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Smack: Heroin and the American City
Eric C. Schneider
Pennsylvania

Using a clinical pickax to scale sharp sociological heights, Schneider, a historian with a fetish for outré urban doings, locates and explores a provocative nexus of truth and transgression: the place where urban myth, violent crime, medical findings, drug trafficking, media conflation, and policy prerogative overlap and intersect. As one might expect, he fares best when humanizing and personifying the scourge and its chronologically shifting discontents, worst when permitting trend-tracking and stat-mongering to seep to the fore. The sober, somber epilogue proffers cool plausibilities—sensible alleviations premised on those rare qualities, basic political will and common sense.

Dusty! Queen of the Postmods
Annie J. Randall
Oxford

The sultry voice, the midnight mascara, the sexual ambiguity—Swinging London’s semiotic pastiche had as its blond-and-beehived figurehead a former convent girl named Mary Isabel Catherine Bernadette O’Brien, aka Dusty Springfield. Between 1963 and 1970, the “White Queen of Soul” scored 18 hit singles, became a fixture on English television, and built an unlikely bridge from Motown to Merseyside. At the height of her popularity—built on an affinity for “black” music, an embrace by the mod faithful, and a camp sensibility—she transcended the British Invasion and some of its post­colonial trappings, though questions about identity and cries of cultural appropriation (owing partly to her long collaboration with the American gospel singer Madeline Bell) dogged her always. Much has been written about Springfield’s life, but too little about her artistry and panache. Randall begins to remedy that with her stylish, deeply researched analysis of an epochal look and an era-defining sound.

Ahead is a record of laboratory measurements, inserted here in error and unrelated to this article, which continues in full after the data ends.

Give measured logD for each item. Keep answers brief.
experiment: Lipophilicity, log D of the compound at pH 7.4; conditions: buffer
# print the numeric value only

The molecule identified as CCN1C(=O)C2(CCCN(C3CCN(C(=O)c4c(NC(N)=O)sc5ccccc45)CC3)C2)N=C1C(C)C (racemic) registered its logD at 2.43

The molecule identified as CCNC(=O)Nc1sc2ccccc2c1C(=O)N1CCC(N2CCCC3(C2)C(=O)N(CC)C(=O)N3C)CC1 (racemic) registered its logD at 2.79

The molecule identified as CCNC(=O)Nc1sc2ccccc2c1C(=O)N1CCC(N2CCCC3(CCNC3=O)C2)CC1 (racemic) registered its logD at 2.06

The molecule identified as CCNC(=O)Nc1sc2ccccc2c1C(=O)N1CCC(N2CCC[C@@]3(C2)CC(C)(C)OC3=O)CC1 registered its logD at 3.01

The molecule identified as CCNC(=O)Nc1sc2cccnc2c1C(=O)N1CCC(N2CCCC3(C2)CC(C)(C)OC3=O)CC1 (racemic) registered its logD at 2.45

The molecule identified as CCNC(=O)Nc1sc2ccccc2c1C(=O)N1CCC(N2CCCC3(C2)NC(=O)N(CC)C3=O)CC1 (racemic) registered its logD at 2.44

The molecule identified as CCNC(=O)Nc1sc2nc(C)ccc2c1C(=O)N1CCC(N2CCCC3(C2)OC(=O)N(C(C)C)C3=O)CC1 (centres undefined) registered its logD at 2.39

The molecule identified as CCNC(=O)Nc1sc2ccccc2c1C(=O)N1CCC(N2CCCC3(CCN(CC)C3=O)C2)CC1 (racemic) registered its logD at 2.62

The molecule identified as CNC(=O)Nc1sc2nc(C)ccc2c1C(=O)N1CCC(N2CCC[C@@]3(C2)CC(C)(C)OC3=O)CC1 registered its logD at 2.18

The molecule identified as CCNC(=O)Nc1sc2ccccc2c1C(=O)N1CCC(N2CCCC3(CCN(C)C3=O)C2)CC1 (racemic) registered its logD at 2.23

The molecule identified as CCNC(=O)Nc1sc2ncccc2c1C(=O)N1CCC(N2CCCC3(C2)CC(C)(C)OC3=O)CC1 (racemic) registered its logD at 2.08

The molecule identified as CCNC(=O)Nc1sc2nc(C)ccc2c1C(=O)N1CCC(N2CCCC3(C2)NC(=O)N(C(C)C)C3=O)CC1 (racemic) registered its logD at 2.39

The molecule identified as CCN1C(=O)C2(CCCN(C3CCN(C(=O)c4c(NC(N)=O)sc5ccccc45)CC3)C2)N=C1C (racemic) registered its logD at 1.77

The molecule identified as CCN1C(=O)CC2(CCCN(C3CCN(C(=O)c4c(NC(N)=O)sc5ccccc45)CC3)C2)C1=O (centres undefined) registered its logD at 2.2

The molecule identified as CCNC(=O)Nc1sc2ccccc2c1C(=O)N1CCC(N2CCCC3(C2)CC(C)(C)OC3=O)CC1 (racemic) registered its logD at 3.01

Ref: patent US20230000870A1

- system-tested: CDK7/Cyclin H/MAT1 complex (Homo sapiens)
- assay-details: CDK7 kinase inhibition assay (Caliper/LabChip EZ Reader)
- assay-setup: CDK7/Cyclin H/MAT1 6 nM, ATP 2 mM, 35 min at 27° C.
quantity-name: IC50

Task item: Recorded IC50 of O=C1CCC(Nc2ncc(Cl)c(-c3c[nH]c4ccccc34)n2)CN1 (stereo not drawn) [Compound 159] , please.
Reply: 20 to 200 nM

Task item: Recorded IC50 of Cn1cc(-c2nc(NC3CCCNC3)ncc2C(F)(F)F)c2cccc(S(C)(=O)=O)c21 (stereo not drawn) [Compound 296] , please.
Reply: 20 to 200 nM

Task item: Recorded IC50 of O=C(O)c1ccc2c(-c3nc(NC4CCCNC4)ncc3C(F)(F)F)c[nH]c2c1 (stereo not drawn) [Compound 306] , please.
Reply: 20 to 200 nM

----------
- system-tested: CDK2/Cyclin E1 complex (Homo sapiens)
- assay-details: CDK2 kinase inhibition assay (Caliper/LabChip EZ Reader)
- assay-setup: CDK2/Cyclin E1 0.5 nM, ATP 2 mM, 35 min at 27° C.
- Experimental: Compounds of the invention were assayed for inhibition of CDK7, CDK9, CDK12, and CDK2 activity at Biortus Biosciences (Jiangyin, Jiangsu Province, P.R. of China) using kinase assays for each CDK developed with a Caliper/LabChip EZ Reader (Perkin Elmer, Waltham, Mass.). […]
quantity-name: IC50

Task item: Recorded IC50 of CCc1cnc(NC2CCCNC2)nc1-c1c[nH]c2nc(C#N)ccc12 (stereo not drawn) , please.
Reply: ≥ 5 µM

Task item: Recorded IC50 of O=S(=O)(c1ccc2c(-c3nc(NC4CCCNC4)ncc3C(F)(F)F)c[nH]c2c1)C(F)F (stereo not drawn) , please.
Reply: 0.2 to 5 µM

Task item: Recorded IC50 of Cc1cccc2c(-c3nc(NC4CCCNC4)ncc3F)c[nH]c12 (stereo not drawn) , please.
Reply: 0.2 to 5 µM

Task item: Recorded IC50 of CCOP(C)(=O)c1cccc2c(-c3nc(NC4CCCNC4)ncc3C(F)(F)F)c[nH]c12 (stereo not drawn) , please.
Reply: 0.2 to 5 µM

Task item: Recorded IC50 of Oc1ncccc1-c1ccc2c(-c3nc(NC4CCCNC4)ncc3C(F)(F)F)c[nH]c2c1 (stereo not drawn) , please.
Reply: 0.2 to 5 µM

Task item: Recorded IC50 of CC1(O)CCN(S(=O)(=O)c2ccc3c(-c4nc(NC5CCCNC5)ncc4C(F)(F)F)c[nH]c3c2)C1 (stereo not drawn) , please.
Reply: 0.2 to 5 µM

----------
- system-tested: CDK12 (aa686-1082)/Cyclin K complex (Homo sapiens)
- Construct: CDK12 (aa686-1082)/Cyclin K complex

Here at the End of the World We Learn to Dance
Lloyd Jones
Dial

The dance that energizes this beautiful little novel (published here for the first time, although it was released in New Zealand in 2001) is the tango, which, in addition to serving a symbolic function, drives much of the action. The terpsichorean magic casts its spell not only in its native Argentina but also in far-away New Zealand, a prim little society where it has a different but even more powerful appeal during the First World War, when pacifism and xenophobia collide with the prevailing British Empire patriotism. For the characters who decamp from there to South America and for their descendants who later make the return trip, the tango is a leitmotif. As the plot jumps back and forth through many decades between the two contrasting nations, Jones proves himself as skilled at evoking exotic Buenos Aires as he is at exploring his native New Zealand. As in his Booker-nominated novel, Mister Pip, this least parochial of novelists is adept here at picturing what happens when diverse cultures encounter one another.

The Triumph of Music: The Rise of Composers, Musicians and Their Art
Tim Blanning
Harvard

Despite its deadening title, this is a provocative and amusing book. Blanning describes not the triumph of good music but the development of Western music generally, from an aristocratic court frill to a powerful social force. Toward the end, he points out that “Itsy Bitsy Teenie Weenie Yellow Polka Dot Bikini” is after 48 years, in all its banality, familiar to almost everyone. To Blanning this illustrates the pervasiveness that has brought music to supremacy among the arts. That’s hardly a revolutionary thesis, but it develops surprisingly as he pursues it through a wealth of historical anecdote. He contrasts, for instance, Wagner’s austere Bayreuth Festspielhaus with its French contemporary, the decadently ornate Paris Opera—“two ways of elevating music.” This work is clearly an outgrowth of Blanning’s equally intelligent study, The Culture of Power and the Power of Culture: Old Regime Europe 1660–1789 (2002).

Blood, Toil, Tears and Sweat
John Lukacs
Basic

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